Wednesday, November 14, 2007

Veto Hardball

Another battle looms on the big hill, and this one will be a lot different then the training mission last week. Majority leader Reid is sending up trial balloons with a hint at hard ball:
A budget dispute erupted into a full-scale battle Tuesday as President Bush vetoed the Democrats' top-priority domestic spending bill and the party's Senate leader threatened to withhold war funding if the president does not agree to pull out of Iraq.
Reid and the Left can play numbers games and win. We have already discussed the inconsistencies in the President's fiscal priorities, but I'm not so sure playing hardball with troop finding and strategic planning is the way they need to go. The needed step, for both sides, is to agree on priorities:
The exchange encapsulated a broader confrontation over national priorities, a battle both sides appear eager to wage heading into an election year. As Bush demands full funding for the war, he signaled that Tuesday's action will be the first of a cascade of vetoes killing other spending bills, casting himself as a deficit hawk blocking a tax-and-spend Congress. Democrats are seeking to paint Bush as a reckless leader who spent the nation deep into debt through failed war policies while ignoring schools, medical research and other vital areas.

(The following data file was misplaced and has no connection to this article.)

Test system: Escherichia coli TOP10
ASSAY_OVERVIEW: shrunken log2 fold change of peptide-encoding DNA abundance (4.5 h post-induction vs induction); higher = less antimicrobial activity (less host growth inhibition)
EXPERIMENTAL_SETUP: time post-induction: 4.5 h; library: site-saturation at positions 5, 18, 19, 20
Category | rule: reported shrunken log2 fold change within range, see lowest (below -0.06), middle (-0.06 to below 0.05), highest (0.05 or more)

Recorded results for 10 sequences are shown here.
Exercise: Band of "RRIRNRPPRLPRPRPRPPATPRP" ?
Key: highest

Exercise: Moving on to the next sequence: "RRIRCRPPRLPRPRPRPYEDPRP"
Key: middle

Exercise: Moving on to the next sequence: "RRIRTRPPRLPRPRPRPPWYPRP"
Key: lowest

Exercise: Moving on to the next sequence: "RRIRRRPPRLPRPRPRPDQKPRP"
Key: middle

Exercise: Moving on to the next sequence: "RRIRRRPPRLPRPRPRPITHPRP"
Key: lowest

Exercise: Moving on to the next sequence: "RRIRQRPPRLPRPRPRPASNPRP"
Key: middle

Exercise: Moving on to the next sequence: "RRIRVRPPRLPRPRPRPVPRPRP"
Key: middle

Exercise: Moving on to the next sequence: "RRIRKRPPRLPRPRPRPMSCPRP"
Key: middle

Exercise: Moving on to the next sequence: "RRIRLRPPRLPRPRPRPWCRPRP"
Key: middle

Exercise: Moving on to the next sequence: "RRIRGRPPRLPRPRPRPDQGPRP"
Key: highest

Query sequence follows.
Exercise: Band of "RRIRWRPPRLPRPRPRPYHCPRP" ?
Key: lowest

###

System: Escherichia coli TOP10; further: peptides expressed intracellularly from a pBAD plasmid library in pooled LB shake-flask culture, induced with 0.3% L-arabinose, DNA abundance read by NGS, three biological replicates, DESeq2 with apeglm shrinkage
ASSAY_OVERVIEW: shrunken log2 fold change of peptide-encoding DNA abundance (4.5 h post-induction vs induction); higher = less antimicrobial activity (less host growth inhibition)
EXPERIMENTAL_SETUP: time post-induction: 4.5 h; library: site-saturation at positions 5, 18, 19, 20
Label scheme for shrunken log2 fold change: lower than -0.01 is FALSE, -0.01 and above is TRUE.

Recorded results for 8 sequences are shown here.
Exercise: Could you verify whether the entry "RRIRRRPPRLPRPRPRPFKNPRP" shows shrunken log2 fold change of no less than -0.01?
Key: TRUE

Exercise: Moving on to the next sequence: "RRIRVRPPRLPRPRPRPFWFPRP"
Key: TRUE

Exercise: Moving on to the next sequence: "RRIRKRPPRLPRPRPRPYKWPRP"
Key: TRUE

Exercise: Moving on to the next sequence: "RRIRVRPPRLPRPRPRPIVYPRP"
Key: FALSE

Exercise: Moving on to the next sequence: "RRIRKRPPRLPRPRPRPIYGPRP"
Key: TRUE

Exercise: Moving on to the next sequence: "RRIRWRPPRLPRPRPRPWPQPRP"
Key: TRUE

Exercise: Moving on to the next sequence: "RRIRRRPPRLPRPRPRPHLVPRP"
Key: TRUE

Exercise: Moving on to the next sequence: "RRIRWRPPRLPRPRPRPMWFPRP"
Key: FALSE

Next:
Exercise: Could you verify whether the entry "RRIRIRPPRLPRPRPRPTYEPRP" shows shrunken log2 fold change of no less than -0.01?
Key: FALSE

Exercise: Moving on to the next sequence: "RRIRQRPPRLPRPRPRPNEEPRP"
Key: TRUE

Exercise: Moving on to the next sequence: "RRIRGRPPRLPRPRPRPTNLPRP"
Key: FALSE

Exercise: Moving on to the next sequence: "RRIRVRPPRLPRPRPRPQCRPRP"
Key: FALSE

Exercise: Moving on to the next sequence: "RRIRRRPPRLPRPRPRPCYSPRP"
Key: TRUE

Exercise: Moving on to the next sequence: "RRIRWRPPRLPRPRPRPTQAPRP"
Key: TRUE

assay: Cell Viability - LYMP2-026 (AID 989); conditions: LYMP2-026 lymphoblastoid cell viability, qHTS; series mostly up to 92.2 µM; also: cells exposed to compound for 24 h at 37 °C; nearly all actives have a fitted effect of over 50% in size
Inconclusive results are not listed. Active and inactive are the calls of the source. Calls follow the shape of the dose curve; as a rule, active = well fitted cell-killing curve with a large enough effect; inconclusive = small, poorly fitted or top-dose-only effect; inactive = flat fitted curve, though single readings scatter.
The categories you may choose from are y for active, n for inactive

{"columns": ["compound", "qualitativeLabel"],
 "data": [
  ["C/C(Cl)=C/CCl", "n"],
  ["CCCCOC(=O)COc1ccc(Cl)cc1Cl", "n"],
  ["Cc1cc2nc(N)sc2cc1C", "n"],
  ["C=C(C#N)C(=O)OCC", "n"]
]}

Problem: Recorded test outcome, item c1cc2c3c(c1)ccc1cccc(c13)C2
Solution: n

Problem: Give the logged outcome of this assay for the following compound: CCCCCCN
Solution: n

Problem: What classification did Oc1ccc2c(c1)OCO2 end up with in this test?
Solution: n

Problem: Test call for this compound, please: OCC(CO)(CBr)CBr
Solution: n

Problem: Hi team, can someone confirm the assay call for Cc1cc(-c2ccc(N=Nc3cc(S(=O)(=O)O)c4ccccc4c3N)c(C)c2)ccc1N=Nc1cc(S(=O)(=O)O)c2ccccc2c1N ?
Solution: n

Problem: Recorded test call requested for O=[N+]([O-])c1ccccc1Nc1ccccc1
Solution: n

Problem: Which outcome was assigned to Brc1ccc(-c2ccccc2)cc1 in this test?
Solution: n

So this is about the battle for the White House, and the need for the Right to identify an heir apparent. Almost like a little more smoke and mirrors. It is also clear that the President is playing chess with the American people, instead of properly representing them. See, the problem is he claims "a $606 billion bill to fund education, health and labor programs" is "too expensive' yet had no problem signing off on almost as much ($459 billion annual Defense Department spending bill) for the Pentagon. Maybe this IS a the battle the Left wants to fight now, rather than wait for the election cycle to kick in.

This lame duck President needs to start negotiating in good faith, or we will have a return to the gaming of 1995, involving a testosterone battle between President Clinton and a Republican congress, leading to a government shutdown. The Political savvy Clinton came out of that battle stronger, but President Bush is no Bill Clinton.


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